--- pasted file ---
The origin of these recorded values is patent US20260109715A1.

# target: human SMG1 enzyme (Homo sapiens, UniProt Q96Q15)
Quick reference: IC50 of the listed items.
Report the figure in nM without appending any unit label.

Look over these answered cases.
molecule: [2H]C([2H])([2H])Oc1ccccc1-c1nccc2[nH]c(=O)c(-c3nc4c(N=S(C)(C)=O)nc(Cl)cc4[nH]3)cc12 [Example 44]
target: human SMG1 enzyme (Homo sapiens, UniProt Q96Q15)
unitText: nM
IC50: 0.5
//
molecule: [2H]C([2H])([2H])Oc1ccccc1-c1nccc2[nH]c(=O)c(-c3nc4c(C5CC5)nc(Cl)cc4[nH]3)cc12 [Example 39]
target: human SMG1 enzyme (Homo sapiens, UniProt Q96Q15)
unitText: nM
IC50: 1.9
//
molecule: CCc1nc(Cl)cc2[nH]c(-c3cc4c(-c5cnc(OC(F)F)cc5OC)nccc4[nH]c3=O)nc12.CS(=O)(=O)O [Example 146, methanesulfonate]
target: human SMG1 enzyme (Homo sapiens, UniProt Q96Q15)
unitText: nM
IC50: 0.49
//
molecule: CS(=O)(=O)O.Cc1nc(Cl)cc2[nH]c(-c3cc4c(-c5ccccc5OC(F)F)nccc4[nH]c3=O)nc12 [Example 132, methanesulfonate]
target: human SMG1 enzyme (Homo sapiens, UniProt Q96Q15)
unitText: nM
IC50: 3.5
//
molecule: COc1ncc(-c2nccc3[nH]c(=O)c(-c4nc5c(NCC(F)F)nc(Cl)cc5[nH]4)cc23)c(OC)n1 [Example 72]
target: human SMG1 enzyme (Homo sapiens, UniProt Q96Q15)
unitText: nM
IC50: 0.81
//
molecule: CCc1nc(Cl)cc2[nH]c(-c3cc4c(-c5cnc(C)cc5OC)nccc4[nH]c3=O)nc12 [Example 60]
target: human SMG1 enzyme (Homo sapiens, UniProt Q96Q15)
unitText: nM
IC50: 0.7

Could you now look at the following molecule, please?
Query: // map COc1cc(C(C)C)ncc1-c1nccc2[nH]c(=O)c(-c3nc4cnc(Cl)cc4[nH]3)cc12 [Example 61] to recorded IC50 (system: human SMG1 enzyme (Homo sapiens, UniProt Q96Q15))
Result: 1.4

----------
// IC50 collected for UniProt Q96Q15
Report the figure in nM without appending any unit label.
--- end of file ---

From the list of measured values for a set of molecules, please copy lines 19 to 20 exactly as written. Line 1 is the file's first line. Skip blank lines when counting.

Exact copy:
IC50: 0.49
//